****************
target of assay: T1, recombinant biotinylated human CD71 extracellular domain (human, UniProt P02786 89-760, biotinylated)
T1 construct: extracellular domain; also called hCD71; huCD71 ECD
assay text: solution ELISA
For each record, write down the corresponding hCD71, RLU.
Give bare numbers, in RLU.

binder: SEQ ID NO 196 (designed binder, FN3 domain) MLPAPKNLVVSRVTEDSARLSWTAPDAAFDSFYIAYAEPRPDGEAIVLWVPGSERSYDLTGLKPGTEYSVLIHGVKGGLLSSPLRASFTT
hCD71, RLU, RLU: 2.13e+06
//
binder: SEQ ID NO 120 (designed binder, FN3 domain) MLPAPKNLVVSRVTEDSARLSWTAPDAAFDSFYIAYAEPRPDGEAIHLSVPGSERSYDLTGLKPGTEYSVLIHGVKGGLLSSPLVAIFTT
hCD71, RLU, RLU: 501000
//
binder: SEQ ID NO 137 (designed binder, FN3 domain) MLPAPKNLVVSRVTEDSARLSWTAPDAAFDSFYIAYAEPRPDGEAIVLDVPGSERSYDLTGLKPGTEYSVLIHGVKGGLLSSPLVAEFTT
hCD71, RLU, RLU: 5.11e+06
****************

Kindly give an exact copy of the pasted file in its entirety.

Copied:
target of assay: T1, recombinant biotinylated human CD71 extracellular domain (human, UniProt P02786 89-760, biotinylated)
T1 construct: extracellular domain; also called hCD71; huCD71 ECD
assay text: solution ELISA
For each record, write down the corresponding hCD71, RLU.
Give bare numbers, in RLU.

binder: SEQ ID NO 196 (designed binder, FN3 domain) MLPAPKNLVVSRVTEDSARLSWTAPDAAFDSFYIAYAEPRPDGEAIVLWVPGSERSYDLTGLKPGTEYSVLIHGVKGGLLSSPLRASFTT
hCD71, RLU, RLU: 2.13e+06
//
binder: SEQ ID NO 120 (designed binder, FN3 domain) MLPAPKNLVVSRVTEDSARLSWTAPDAAFDSFYIAYAEPRPDGEAIHLSVPGSERSYDLTGLKPGTEYSVLIHGVKGGLLSSPLVAIFTT
hCD71, RLU, RLU: 501000
//
binder: SEQ ID NO 137 (designed binder, FN3 domain) MLPAPKNLVVSRVTEDSARLSWTAPDAAFDSFYIAYAEPRPDGEAIVLDVPGSERSYDLTGLKPGTEYSVLIHGVKGGLLSSPLVAEFTT
hCD71, RLU, RLU: 5.11e+06